- Liver and white Dalmatians
- Brown and white Dalmatians
- Blue-spotted Dalmatians
- Brindle Dalmatians
- Yellow Dalmatians
- Lemon spotted Dalmatians
- Orange Dalmatians
- Chocolate Dalmatians
- Liver colored Dalmatians
Dalmatian shedding is the reason for the numerous jokes among the owners. They claim that their pets shed only two times, once during the day and the second time throughout the night. Dalmatian long hair is usually stiff and wavy, and it is sometimes impossible to remove these hairs from clothing or furniture. Therefore, Dalmatian care includes brushing your buddy at least once a week.
Dalmatian is well known for the absence of the doggy odor. Plus, its coat won’t keep dirt at all. You will be surprised to see it rolling in the mud and staying clean and shiny after drying. Take care to regularly clean your dog’s outer ears with pH-balanced cleaner and trim its nails once or twice a month.
Dalmatian is an active, hardy dog and fast runner that requires plenty of exercises. This pet needs to spend time in human company, so you shouldn’t leave it alone, or it will become prone to wandering.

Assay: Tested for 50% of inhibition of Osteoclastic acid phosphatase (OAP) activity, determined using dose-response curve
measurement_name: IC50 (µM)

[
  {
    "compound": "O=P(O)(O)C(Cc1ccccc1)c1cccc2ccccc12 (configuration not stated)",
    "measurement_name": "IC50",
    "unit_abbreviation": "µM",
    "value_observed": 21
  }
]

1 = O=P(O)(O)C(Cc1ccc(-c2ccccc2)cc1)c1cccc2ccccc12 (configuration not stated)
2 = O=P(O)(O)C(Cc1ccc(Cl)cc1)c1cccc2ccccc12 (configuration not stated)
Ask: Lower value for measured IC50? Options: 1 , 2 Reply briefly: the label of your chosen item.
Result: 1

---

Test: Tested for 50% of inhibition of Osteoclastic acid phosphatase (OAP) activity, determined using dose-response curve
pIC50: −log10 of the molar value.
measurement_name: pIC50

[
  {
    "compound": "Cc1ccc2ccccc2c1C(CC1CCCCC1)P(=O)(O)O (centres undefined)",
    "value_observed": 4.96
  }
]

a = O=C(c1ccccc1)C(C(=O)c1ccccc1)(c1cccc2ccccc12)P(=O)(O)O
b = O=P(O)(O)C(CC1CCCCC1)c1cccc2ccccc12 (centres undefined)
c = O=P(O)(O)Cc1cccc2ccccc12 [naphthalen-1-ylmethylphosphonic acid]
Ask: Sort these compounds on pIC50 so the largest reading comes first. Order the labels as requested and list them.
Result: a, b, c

Dalmatian training is not a hard job. It an intelligent dog, and you can expect it to understand and accept your commands very quickly.
8. Diet And Nutrition
You should ensure that Dalmatian’s diet is healthy and nutritious. Your dog will need up to 2 cups of high-quality dry food daily, but it will depend on a few factors, including age, gender, and physical activity. Keep in mind that you can find numerous dog food brands on the market. Since what your furry friend eats directly affects its health, it is necessary to do some research and find the best dog food for Dalmatians.
9. Possible Health Problems
In general, this dog breed is healthy, but you can expect some health conditions to appear, particularly in adults, such as:
General Health Issues:
- Eye problems, including cataracts, glaucoma, and entropion
- Heart disease
- Liver disorder
- Dental disease
Unfortunately, there is also a high possibility for your Dalmatians to suffer from one of three usual skin allergy types, contact, food-based, and inhalant ones.
Be aware that a newborn Dalmatian may often suffer from a few hereditary health conditions, such as: